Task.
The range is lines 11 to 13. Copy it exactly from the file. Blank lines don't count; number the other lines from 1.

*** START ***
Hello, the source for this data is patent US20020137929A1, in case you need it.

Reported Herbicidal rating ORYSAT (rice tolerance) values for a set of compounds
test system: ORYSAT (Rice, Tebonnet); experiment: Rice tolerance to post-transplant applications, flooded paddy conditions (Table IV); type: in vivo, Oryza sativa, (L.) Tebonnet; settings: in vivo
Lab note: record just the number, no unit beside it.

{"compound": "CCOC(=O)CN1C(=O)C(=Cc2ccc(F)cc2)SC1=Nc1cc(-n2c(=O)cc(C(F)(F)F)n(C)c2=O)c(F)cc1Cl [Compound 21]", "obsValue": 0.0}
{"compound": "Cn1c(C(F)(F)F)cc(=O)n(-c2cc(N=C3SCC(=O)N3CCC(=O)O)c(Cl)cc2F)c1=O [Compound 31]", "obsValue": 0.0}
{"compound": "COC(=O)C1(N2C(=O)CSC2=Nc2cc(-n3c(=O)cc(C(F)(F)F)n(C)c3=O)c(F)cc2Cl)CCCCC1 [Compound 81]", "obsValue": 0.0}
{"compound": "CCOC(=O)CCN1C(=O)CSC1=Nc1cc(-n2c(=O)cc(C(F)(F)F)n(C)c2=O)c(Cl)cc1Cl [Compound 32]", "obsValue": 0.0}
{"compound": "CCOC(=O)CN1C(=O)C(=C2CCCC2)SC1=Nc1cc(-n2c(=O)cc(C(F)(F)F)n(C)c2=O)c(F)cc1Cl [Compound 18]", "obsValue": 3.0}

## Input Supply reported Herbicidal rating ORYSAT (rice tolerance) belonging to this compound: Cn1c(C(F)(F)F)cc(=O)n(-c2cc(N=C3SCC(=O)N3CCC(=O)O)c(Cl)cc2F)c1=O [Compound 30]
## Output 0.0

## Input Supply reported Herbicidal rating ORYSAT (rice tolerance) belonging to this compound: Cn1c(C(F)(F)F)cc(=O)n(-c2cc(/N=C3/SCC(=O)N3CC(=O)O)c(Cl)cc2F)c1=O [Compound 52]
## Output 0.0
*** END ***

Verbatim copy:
## Output 0.0

## Input Supply reported Herbicidal rating ORYSAT (rice tolerance) belonging to this compound: Cn1c(C(F)(F)F)cc(=O)n(-c2cc(/N=C3/SCC(=O)N3CC(=O)O)c(Cl)cc2F)c1=O [Compound 52]
## Output 0.0